People trafficking is known to occur where there are high levels of people movement, usually within well-worn migratory pathways. More specifically, it occurs as part of a labour–migration continuum. That is, many trafficked people consent to the initial movement through a facilitator, or they move of their own accord, becoming aware only at the destination that they have been deceived and are being exploited. It is because trafficking is seen as a form of exploitative irregular migration that the International Organization for Migration (IOM) has increased its activities with regard to trafficking over recent years (IOM 2009).

Trafficking in persons, especially for forced labour, occurs not in discrete instances but along a sliding scale of exploitation and abuse, with an indeterminate line between trafficking and migration. Labour migrants can be charged excessive fees for being transported to a destination country, and can be subject to low wages and poor working conditions, often because the labour laws of the destination country do not extend to workers with undocumented immigration status (Akaha 2009). Whether or not these cases fall within the definition of trafficking is a matter for case-by-case analysis. In Australia, cases have emerged that have been prosecuted as breaches of the Workplace Relations Act 1996 (Cth) but whose elements could also form the basis of a trafficking prosecution. An example is the case of Inspector Robert John Hortle v Aprint (Aust) Pty Ltd & Anor [2007] FMCA 1547 (Unreported, O’Sullivan FM, 10 September 2007).

Data on trafficking in persons in the region

People trafficking in the east Asia region occurs within the larger scheme of both regular and irregular migration in the region (Miller & Castles 2009), making it difficult to identify the number of trafficking victims. This is compounded by inconsistent government reporting practices, methodologies and definitions—a common problem in the area of people trafficking and not one that is limited to the east Asia region. Available published data for countries in east Asia is summarised below.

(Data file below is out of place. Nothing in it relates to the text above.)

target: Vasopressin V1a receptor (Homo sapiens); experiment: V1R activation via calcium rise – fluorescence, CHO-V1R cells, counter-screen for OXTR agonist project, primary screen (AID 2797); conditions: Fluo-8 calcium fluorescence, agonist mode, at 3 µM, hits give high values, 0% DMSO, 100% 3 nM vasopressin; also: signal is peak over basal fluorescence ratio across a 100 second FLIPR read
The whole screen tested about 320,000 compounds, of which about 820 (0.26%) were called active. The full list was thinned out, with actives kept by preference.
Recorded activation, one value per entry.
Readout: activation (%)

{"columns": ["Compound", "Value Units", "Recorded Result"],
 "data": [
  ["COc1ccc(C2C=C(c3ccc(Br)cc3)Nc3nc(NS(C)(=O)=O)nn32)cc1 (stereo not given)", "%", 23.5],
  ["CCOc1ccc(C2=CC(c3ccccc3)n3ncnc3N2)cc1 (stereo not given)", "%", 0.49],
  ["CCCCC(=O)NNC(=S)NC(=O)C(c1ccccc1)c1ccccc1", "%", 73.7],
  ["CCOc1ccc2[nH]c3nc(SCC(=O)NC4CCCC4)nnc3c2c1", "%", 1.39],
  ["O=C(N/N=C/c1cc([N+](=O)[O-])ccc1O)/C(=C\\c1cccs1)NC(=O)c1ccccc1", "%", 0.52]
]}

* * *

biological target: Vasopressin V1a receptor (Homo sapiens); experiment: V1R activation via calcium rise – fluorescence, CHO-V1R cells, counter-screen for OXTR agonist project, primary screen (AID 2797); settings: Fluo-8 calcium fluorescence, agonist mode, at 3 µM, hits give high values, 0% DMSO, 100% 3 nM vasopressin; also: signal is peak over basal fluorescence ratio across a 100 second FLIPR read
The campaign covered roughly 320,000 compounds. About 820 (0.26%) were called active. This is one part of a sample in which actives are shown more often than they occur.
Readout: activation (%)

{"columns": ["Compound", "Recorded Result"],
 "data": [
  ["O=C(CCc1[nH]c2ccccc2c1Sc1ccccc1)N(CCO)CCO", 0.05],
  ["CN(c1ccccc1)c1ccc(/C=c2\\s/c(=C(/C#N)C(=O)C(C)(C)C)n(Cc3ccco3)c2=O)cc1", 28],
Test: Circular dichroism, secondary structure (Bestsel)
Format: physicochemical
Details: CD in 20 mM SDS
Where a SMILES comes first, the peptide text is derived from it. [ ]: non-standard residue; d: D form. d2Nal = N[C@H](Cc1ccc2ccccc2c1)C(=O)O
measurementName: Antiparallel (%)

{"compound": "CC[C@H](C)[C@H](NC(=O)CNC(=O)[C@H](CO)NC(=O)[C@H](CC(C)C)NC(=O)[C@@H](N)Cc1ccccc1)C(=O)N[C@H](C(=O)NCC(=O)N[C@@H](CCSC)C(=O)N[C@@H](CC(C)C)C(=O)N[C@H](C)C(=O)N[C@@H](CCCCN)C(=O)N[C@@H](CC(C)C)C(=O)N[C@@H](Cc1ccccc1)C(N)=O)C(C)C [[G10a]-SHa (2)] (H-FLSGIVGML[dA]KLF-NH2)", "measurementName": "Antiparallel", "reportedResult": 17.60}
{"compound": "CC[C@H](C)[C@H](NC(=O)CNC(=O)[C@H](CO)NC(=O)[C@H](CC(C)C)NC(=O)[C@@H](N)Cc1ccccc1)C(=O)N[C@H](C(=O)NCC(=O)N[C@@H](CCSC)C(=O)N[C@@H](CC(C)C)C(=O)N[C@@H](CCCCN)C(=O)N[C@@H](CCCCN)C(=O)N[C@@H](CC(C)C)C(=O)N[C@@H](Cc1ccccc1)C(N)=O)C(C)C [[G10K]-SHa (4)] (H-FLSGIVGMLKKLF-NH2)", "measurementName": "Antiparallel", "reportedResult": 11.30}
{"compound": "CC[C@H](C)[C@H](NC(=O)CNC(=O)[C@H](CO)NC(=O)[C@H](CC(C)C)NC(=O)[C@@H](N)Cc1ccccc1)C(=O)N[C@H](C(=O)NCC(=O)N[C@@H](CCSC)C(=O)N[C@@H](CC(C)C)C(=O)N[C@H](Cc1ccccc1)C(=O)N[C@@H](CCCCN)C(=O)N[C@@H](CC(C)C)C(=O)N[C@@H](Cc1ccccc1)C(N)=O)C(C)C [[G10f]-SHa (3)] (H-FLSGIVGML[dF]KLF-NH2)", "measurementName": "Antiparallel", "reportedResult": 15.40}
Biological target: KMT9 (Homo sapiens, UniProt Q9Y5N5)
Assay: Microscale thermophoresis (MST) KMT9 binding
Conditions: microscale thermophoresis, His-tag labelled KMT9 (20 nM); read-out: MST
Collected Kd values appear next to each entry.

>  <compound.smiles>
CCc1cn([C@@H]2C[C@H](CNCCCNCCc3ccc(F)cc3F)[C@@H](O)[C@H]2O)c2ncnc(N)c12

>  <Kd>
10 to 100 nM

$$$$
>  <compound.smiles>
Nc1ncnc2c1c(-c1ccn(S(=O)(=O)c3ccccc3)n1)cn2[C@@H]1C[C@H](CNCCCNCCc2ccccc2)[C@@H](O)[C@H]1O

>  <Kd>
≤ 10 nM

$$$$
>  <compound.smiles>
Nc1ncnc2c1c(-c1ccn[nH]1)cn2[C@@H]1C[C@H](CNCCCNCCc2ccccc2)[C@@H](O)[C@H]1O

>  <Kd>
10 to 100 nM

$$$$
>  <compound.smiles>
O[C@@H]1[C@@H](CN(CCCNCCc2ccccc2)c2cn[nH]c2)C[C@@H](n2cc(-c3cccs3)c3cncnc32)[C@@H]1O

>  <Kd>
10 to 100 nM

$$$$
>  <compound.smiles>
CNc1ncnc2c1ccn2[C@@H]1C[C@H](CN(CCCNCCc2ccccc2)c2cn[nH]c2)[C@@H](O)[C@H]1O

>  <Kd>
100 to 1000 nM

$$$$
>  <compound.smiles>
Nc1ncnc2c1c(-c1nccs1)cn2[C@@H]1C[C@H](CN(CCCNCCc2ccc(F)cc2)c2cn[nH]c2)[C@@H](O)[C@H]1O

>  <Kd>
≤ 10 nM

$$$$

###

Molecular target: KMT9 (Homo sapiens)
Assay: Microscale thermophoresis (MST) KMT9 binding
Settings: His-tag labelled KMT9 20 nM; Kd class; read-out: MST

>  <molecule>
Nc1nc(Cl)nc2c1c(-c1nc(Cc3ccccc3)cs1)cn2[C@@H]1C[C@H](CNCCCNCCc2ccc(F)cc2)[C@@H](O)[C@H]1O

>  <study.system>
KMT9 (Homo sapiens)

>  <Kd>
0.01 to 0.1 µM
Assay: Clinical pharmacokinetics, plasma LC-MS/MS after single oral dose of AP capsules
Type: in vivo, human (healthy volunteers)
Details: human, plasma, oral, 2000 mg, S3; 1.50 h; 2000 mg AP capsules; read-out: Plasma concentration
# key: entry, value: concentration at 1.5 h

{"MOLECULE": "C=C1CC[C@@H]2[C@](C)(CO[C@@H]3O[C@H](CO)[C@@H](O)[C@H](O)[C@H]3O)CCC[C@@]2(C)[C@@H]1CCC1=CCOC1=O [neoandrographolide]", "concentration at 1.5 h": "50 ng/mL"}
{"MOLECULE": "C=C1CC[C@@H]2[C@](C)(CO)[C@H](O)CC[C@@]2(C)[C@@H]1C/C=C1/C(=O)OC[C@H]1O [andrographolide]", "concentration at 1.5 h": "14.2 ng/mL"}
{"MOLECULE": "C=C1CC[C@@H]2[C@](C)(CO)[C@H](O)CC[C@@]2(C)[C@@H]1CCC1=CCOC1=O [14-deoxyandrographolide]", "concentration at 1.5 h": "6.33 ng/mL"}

China engaged in a specific program to combat trafficking in persons in April 2009. This resulted in the rescue of 10,820 trafficking victims, including 3,455 children (Lu 2010). The 2007 US Department of State’s Trafficking in persons report estimated that the number of new internal trafficking victims that year was between 10,000 and 20,000 persons.

A group of US-based researchers has estimated that between 28,000 and 63,000 North Korean women are currently being subjected to exploitation in China after having been trafficked (Kim et al. 2009). This is in addition to the 10,000–70,000 North Korean males who are possibly being trafficked by their own government for forced labour (US Department of State 2009).

Between 2004 and 2007 there were 21 confirmed cases of trafficking Mongolian citizens. Almost all of these victims were discovered in China, apart from two located in South Korea. The Mongolian Gender and Equality Centre was also able to make contact with 48 trafficking victims in the Chinese SARs Beijing, Macau and Hong Kong, as well as in Korea (MGEC 2007). Four of those victims were children aged between 16 and 17 years.

National Police figures from Japan indicate that 559 victims were rescued between 2000 and 2006 (104 victims were rescued in 2000, 65 in 2001, 55 in 2002, 83 in 2003, 77 in 2004, 117 in 2005 and 58 in 2006) (UNODC 2009b). In addition, immigration statistics from 2004 indicated the deportation of 53 confirmed victims from Japan.

This stands in contrast to the estimated 120,000 foreign women working in the entertainment industry in Japan, of whom up to 75,000 are working under some form of duress, according to estimates of the International Labour Organization’s Special Action Programme to Combat Forced Labour (SAP-FL 2004).

Summary

Trafficking in the east Asia region generally flows from less developed to developing countries and onwards to the most developed areas in the region, such as Beijing, Hong Kong and Japan. Consistent with this are the increasing prices attached to the victims of trafficking at each stage in the process. In addition, there is a large flow of women, specifically from the poorer southern areas of China, such as Yunnan and Guangxi provinces, into the burgeoning southeast Asian sex tourism industry (Singh & Hart 2007).

While some patterns of trafficker behaviour are unique to east Asia region, others are consistent with people trafficking in Australia. Trafficking involving international marriage is an area that has yet to be properly documented in Australia, although there have been records of a case involving fraudulent marriage (R v Kovacs [2008] QCA 417), and some arranged international marriages have raised concerns (Cameron & Tait 2009). The AIC has begun a project investigating this issue. Further, while trafficking for forced labour is more common in this region than in others, it has largely been overlooked in research and criminal justice responses as until recently the focus has been on trafficking for the purpose of sexual exploitation.